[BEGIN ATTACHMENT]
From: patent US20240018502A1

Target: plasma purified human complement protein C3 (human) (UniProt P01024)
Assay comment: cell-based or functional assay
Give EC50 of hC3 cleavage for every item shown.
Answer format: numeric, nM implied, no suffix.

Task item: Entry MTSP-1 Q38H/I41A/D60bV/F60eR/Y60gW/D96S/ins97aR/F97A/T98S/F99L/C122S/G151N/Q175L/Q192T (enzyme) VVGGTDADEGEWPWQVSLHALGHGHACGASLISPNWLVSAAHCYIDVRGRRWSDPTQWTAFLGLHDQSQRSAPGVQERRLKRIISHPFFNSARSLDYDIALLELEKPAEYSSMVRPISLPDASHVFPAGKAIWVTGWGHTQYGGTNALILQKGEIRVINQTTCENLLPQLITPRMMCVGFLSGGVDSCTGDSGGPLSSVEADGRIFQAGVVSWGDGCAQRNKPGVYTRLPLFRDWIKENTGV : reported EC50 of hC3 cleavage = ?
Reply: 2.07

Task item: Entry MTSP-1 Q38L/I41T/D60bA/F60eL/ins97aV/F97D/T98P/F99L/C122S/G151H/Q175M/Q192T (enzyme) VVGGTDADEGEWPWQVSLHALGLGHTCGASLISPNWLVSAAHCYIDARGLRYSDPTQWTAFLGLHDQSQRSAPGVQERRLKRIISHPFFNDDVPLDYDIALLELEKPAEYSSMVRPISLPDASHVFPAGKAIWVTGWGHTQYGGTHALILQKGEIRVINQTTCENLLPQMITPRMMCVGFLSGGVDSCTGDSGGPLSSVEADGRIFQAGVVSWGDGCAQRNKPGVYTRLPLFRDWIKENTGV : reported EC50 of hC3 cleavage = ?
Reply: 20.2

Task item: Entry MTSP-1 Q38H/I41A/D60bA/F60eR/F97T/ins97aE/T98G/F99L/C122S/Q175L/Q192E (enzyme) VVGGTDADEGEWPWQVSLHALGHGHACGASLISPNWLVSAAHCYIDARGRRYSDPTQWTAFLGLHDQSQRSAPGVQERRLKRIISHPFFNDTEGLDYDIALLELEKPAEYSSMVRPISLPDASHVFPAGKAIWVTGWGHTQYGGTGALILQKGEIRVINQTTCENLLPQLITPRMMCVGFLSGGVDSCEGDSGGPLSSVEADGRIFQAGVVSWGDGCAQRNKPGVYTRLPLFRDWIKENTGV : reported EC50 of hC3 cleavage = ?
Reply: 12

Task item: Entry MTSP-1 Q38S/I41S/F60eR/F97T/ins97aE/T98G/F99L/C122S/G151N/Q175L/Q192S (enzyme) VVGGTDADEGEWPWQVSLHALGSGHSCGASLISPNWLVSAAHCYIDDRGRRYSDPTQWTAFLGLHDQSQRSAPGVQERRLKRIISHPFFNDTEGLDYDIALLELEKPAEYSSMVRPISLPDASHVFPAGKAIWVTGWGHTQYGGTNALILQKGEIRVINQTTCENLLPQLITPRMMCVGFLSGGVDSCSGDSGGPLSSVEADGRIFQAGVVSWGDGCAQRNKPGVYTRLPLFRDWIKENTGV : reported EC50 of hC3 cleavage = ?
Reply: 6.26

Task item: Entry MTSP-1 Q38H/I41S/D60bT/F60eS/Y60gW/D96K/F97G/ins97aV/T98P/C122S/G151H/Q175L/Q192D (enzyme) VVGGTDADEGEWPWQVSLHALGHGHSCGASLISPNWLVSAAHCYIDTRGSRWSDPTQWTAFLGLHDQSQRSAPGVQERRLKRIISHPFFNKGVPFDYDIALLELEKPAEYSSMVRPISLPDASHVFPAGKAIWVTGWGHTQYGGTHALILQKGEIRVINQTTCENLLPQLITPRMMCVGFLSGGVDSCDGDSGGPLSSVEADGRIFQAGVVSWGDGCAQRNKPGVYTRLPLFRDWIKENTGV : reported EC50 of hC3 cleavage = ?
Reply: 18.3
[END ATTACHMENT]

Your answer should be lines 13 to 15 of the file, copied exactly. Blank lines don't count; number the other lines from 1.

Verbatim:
Reply: 6.26

Task item: Entry MTSP-1 Q38H/I41S/D60bT/F60eS/Y60gW/D96K/F97G/ins97aV/T98P/C122S/G151H/Q175L/Q192D (enzyme) VVGGTDADEGEWPWQVSLHALGHGHSCGASLISPNWLVSAAHCYIDTRGSRWSDPTQWTAFLGLHDQSQRSAPGVQERRLKRIISHPFFNKGVPFDYDIALLELEKPAEYSSMVRPISLPDASHVFPAGKAIWVTGWGHTQYGGTHALILQKGEIRVINQTTCENLLPQLITPRMMCVGFLSGGVDSCDGDSGGPLSSVEADGRIFQAGVVSWGDGCAQRNKPGVYTRLPLFRDWIKENTGV : reported EC50 of hC3 cleavage = ?
Reply: 18.3